The next phase, proliferation, is mediated by growth factors, including epidermal growth factor, fibroblast growth factor, and keratinocyte growth factor [27][28], and by cytokines such as IL-6, IL-28, IL-33, and IL-22 [29][30][31][32] that increase the number of epithelial cells in order to recover the damaged mucosa and promote immune homeostasis [20]. TLR2 has been found to suppress apoptosis of epithelial cells and promote wound healing by regulating epithelial connexin-43 and trefoil factor 3 expression [33][34]. Another study has shown that interferon-γ induces ligand intercellular adhesion molecule-1 expression in neutrophils and neutrophil binding resulting in increased epithelial cell proliferation, and wound repair [35]. The last phase of differentiation follows the normal process in which intestinal stem cells, located in the crypts, differentiate into secretory to absorptive cell types of progenitors that renew the cellular population of the gut epithelium [36]. This final step of mucosal healing that implicates differentiation and maturation is crucial for the maintenance of the mucosal barrier function [19].

2. Immune Cells and Soluble Mediators in Mucosal Healing

This sequential process of mucosal healing involves a number of immune and stromal cells of the gut mucosa, communicating and interacting through the secretion of cytokines, growth factors, and conventional gut peptides that are involved in inflamed and restoration processes [13][37]. Neutrophils are the first leukocytes that migrate to sites of mucosal injury, promoting inflammation, in response to the chemokines-rich milieu [38][39]. These cells respond to proinflammatory cytokines by attracting inflammatory monocytes and promoting further inflammation and impairment of the mucosal injury [40]. However, their antimicrobial properties through phagocytosis, production of reactive oxygen species, regulation of the local microenvironment through oxygen metabolism, and the formation of neutrophil extracellular traps (NETs) are essential for wound healing [41][42][43]. Reactive oxygen species generated from neutrophils were found to orchestrate signaling events in epithelial cells contributing to intestinal repair [44]. Depletion of neutrophils or blocking neutrophil invasion in the inflamed gut mucosa, in experimental models of colitis, resulted in aggravation of colitis and impaired restoration of epithelial integrity [45][46].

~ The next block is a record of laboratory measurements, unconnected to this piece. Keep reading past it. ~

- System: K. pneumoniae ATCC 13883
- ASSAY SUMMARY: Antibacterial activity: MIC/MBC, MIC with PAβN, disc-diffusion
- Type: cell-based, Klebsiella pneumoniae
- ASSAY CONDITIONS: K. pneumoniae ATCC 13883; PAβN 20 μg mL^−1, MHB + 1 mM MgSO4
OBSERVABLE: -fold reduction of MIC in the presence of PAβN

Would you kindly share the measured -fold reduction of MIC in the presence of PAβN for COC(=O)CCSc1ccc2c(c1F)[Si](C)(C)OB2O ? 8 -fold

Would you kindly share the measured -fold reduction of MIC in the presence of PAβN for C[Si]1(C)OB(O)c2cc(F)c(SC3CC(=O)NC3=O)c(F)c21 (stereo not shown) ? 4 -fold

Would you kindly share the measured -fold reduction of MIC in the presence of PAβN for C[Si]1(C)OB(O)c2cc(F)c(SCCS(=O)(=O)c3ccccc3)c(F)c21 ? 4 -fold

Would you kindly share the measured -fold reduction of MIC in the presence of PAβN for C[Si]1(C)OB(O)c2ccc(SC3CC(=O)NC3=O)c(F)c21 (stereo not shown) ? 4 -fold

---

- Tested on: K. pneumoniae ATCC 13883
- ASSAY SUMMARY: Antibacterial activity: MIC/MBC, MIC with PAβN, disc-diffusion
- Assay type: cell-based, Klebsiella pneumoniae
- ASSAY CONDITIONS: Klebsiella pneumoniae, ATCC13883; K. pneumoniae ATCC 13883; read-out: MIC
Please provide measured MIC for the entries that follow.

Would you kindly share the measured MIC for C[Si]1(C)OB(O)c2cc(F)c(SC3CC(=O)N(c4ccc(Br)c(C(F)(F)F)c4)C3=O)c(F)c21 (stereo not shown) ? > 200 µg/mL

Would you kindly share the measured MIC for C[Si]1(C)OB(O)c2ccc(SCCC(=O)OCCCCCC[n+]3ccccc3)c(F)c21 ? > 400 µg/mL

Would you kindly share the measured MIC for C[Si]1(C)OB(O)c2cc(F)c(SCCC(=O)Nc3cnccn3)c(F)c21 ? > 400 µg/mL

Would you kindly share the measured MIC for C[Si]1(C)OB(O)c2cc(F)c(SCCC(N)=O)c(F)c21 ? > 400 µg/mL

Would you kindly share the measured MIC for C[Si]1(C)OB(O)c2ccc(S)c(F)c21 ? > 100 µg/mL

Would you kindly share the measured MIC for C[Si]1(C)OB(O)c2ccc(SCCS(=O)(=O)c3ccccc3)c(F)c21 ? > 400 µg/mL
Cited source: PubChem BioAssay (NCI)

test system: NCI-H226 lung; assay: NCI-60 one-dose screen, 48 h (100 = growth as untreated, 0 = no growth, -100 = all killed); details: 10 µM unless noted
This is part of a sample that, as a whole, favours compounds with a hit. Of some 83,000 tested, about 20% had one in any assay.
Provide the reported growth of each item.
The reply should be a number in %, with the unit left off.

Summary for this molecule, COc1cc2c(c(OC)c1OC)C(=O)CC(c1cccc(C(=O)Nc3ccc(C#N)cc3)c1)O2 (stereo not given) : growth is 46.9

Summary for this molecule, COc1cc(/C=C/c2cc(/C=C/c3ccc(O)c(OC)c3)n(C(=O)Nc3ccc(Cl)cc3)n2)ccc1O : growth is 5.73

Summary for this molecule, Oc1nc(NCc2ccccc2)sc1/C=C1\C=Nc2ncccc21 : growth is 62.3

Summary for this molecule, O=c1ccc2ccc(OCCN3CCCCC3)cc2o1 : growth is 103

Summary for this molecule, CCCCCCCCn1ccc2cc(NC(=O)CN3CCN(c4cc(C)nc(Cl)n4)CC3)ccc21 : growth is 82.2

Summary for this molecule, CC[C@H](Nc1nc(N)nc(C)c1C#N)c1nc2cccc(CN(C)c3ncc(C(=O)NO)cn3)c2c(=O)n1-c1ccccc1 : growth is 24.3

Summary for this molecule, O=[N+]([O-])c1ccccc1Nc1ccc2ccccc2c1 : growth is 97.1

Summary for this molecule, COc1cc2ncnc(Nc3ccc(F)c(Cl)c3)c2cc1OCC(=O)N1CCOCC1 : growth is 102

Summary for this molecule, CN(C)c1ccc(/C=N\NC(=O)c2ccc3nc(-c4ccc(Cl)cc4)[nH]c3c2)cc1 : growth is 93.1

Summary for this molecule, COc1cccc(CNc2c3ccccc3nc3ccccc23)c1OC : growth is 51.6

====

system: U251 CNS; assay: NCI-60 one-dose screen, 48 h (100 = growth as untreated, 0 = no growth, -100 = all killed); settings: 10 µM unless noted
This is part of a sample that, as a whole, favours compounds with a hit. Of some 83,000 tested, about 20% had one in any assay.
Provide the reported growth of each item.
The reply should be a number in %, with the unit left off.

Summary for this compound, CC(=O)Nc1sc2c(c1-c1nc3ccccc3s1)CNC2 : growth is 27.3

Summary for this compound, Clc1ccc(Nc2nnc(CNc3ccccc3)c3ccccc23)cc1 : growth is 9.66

Despite intestinal mucosa being a large macrophage pool [47], circulating monocytes are rapidly recruited to injured or inflamed areas, increasing the number of tissue macrophages in intestinal inflammation that differentiate into inflammatory M1-like or wound repairing M2-like macrophages [48][49]. Alterations in macrophage differentiation and functionality might contribute to increased susceptibility to IBD [50][51]. Aberrant M1/M2 macrophage polarization and the presence of intestinal Toll-like receptor-responsive macrophages are implicated in the severity and progression of IBD [52][53]. However, due to their heterogeneity, they are implicated in all phases of initiation and restoration of inflammation, including wound repair. Depletion of macrophages in experimental models resulted in increased injury and delayed regeneration and healing, indicating that are necessary for proper epithelial regeneration [54][55]. In addition, macrophages could promote wound repair through the production of cytokines [56], such as IL-10, which possess anti-inflammatory and homeostatic properties [57], and IL-23, an important mediator of wound healing [58]. Another study demonstrated that liver and lymph node sinusoidal endothelial cell C-type lectin (LSECtin)-dependent apoptotic cell clearance by macrophages promotes resolution of inflammation and intestinal regeneration in a model of colitis via the activation of mammalian target of rapamycin (mTOR) [59].